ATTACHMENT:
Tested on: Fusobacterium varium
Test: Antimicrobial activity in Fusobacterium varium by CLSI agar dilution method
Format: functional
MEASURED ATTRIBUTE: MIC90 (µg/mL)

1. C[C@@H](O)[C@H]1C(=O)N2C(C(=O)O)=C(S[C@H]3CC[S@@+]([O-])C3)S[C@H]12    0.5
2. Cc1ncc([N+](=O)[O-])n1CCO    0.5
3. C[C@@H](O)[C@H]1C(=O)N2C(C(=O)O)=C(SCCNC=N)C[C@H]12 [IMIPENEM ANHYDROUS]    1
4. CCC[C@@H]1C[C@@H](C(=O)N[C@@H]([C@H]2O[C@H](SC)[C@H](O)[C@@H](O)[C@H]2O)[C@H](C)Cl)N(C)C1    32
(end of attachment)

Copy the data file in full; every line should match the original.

Tested on: Fusobacterium varium
Test: Antimicrobial activity in Fusobacterium varium by CLSI agar dilution method
Format: functional
MEASURED ATTRIBUTE: MIC90 (µg/mL)

1. C[C@@H](O)[C@H]1C(=O)N2C(C(=O)O)=C(S[C@H]3CC[S@@+]([O-])C3)S[C@H]12    0.5
2. Cc1ncc([N+](=O)[O-])n1CCO    0.5
3. C[C@@H](O)[C@H]1C(=O)N2C(C(=O)O)=C(SCCNC=N)C[C@H]12 [IMIPENEM ANHYDROUS]    1
4. CCC[C@@H]1C[C@@H](C(=O)N[C@@H]([C@H]2O[C@H](SC)[C@H](O)[C@@H](O)[C@H]2O)[C@H](C)Cl)N(C)C1    32